Infertility is a generic term that is applied to any patient having trouble conceiving. Â For men, male infertility is actually a complex diagnosis, whose origin isnâ€™t easily identified.
Below are common sources of male infertility:
Varicocele. Â A condition characterized by improper blood flow in the spermatic cord veins, leading to dilation and enlargement of the vessels. Â Sometimes symptoms will be present, which include dilated and visible veins in the scrotum or a painless bump within the testicles and scrotum. Â Treatment usually involves surgically removing the large veins.
Oligospermia and azoospermia. Â Low sperm count is typically a sperm measurement lower than 20 million sperm per milliliter semen. Â Low or no sperm count may be caused by a number of factors, including overheating of the testicles, stress, drug abuse, smoking, nutritional deficiencies and obesity.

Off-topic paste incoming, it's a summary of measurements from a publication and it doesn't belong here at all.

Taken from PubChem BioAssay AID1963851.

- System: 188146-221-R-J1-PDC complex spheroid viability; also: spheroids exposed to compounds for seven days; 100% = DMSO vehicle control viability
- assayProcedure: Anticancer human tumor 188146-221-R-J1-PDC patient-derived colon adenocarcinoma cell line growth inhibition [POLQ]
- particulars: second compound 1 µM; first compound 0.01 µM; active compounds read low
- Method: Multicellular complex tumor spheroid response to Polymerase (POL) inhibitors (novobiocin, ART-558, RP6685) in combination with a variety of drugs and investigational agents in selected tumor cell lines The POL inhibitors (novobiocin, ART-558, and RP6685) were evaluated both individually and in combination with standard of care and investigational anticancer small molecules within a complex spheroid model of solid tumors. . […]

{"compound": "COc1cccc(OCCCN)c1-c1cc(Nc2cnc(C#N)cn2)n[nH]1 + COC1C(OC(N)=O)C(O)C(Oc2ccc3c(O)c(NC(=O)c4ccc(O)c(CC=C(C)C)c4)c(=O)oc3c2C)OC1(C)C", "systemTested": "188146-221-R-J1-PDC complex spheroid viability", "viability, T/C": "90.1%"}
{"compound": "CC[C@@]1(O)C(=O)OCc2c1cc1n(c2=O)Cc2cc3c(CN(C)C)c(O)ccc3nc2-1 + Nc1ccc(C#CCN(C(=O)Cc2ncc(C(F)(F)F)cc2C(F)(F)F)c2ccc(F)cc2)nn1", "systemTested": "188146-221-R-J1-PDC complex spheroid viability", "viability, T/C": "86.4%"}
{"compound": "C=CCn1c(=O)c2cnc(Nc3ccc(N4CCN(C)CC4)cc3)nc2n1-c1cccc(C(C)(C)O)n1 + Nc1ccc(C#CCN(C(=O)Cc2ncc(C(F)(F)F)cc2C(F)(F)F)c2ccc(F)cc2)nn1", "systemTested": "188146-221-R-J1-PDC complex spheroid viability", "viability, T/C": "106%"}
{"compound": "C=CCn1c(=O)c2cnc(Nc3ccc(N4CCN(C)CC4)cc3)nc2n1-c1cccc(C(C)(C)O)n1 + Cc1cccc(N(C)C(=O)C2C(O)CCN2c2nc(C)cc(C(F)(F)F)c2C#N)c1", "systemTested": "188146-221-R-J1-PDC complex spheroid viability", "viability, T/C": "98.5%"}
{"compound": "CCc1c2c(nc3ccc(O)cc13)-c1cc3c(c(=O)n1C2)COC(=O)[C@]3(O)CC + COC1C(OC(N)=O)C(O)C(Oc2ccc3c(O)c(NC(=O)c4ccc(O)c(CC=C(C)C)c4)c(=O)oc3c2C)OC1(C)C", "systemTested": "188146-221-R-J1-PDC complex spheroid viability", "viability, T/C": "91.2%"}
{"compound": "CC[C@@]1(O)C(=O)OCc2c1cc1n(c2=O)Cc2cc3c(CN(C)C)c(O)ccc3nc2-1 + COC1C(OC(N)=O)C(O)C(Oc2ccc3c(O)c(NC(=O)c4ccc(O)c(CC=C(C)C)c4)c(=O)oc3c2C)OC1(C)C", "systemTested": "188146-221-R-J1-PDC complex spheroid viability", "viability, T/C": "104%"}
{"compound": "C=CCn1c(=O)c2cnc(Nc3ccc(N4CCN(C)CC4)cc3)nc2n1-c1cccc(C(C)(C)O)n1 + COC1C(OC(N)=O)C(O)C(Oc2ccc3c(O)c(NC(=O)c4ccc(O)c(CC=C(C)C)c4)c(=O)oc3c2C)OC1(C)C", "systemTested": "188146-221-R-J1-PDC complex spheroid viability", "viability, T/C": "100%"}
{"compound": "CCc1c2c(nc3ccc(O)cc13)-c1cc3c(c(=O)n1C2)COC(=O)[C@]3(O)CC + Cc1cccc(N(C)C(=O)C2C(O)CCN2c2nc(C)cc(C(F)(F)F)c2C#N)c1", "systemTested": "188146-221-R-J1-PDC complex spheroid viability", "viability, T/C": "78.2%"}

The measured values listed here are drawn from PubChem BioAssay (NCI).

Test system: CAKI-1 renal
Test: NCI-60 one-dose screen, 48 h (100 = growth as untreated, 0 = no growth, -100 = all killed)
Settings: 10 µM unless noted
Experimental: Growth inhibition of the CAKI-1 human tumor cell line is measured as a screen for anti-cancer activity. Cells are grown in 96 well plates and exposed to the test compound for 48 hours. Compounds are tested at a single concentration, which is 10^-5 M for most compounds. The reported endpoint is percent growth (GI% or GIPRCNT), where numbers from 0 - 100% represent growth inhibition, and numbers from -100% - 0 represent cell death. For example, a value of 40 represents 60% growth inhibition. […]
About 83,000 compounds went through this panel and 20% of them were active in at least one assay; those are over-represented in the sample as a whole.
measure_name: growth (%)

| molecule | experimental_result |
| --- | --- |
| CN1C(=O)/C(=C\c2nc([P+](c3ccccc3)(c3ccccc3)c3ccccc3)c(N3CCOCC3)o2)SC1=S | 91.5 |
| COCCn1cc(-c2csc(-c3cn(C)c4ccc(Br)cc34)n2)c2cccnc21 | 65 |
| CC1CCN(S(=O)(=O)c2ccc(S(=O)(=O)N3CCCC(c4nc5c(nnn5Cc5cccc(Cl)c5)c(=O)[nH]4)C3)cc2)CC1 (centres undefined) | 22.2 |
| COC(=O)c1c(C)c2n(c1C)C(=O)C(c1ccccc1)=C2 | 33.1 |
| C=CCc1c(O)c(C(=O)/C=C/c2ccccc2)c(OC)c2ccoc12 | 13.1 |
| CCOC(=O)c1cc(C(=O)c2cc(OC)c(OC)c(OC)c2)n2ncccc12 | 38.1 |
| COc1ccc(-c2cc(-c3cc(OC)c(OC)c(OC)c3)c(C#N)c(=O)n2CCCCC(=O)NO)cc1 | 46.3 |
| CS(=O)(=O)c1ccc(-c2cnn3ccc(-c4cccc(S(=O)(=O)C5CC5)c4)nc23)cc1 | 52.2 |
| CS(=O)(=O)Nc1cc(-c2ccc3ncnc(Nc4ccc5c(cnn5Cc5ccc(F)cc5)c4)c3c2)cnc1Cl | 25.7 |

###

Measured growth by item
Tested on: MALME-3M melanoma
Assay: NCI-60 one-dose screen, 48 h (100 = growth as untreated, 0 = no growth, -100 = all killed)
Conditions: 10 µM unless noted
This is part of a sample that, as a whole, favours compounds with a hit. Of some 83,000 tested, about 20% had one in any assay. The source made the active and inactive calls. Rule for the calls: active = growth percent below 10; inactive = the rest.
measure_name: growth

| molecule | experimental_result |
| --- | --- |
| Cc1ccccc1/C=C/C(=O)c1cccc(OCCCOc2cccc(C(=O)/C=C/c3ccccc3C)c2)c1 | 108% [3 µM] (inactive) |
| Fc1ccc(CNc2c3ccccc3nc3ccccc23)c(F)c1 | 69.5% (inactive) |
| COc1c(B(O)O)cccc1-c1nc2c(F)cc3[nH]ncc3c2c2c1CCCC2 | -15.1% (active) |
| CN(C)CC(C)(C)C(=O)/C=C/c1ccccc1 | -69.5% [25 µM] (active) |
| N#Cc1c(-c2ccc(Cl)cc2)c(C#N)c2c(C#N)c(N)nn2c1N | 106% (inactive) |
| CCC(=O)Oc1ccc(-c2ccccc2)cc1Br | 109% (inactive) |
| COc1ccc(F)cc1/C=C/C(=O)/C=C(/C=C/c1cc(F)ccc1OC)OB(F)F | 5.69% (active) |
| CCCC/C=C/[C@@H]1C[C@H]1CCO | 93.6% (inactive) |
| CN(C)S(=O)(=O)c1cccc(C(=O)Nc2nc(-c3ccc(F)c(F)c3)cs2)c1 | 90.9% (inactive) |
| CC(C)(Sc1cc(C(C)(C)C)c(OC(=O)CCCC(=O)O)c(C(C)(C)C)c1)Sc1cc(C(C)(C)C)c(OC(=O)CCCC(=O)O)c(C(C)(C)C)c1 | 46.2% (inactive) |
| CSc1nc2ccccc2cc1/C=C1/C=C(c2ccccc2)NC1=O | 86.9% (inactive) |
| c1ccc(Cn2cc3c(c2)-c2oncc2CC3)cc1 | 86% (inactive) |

Low sperm motility. Â Normal sperm motility is important for sperm to navigate the female reproductive tract and fertilize the egg. Â Normal motility is defined as having 50% of sperm in the semen being able to move through the cervical mucus and penetrate the egg. Â If the ratio is higher, it can be difficult for conception to occur.
Abnormal sperm. Â The size and shape of sperm are also important for efficient fertilization to occur. Â At least 50% of the sperm need to be of normal size and shape to be considered normal.